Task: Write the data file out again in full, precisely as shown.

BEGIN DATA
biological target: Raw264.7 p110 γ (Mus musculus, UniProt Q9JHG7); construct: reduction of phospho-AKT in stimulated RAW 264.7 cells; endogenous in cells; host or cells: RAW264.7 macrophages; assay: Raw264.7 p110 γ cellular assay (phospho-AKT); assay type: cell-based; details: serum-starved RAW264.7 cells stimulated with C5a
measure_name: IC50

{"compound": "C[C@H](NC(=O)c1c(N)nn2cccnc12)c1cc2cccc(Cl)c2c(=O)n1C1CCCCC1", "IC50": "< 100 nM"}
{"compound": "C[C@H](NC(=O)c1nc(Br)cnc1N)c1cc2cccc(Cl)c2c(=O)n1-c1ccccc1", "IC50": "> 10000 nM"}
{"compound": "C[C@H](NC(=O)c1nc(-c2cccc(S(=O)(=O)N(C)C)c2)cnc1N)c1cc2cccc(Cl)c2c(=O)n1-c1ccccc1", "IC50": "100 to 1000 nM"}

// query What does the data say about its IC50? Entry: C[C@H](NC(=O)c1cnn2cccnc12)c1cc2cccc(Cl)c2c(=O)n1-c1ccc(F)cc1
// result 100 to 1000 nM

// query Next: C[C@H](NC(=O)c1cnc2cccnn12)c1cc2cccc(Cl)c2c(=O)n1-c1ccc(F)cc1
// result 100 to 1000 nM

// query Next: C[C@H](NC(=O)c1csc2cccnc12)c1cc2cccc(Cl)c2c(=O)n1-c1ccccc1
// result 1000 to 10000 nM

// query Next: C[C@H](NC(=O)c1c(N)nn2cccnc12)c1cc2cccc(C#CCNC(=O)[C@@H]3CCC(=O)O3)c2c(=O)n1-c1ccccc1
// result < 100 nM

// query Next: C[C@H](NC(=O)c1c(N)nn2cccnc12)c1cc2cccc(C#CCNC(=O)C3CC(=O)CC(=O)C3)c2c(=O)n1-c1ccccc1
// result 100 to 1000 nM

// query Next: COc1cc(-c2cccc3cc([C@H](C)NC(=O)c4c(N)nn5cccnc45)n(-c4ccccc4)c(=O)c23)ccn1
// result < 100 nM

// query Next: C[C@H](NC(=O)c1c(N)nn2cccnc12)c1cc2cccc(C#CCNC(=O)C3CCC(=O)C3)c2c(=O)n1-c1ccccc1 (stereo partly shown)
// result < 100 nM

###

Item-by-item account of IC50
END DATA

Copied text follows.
biological target: Raw264.7 p110 γ (Mus musculus, UniProt Q9JHG7); construct: reduction of phospho-AKT in stimulated RAW 264.7 cells; endogenous in cells; host or cells: RAW264.7 macrophages; assay: Raw264.7 p110 γ cellular assay (phospho-AKT); assay type: cell-based; details: serum-starved RAW264.7 cells stimulated with C5a
measure_name: IC50

{"compound": "C[C@H](NC(=O)c1c(N)nn2cccnc12)c1cc2cccc(Cl)c2c(=O)n1C1CCCCC1", "IC50": "< 100 nM"}
{"compound": "C[C@H](NC(=O)c1nc(Br)cnc1N)c1cc2cccc(Cl)c2c(=O)n1-c1ccccc1", "IC50": "> 10000 nM"}
{"compound": "C[C@H](NC(=O)c1nc(-c2cccc(S(=O)(=O)N(C)C)c2)cnc1N)c1cc2cccc(Cl)c2c(=O)n1-c1ccccc1", "IC50": "100 to 1000 nM"}

// query What does the data say about its IC50? Entry: C[C@H](NC(=O)c1cnn2cccnc12)c1cc2cccc(Cl)c2c(=O)n1-c1ccc(F)cc1
// result 100 to 1000 nM

// query Next: C[C@H](NC(=O)c1cnc2cccnn12)c1cc2cccc(Cl)c2c(=O)n1-c1ccc(F)cc1
// result 100 to 1000 nM

// query Next: C[C@H](NC(=O)c1csc2cccnc12)c1cc2cccc(Cl)c2c(=O)n1-c1ccccc1
// result 1000 to 10000 nM

// query Next: C[C@H](NC(=O)c1c(N)nn2cccnc12)c1cc2cccc(C#CCNC(=O)[C@@H]3CCC(=O)O3)c2c(=O)n1-c1ccccc1
// result < 100 nM

// query Next: C[C@H](NC(=O)c1c(N)nn2cccnc12)c1cc2cccc(C#CCNC(=O)C3CC(=O)CC(=O)C3)c2c(=O)n1-c1ccccc1
// result 100 to 1000 nM

// query Next: COc1cc(-c2cccc3cc([C@H](C)NC(=O)c4c(N)nn5cccnc45)n(-c4ccccc4)c(=O)c23)ccn1
// result < 100 nM

// query Next: C[C@H](NC(=O)c1c(N)nn2cccnc12)c1cc2cccc(C#CCNC(=O)C3CCC(=O)C3)c2c(=O)n1-c1ccccc1 (stereo partly shown)
// result < 100 nM

###

Item-by-item account of IC50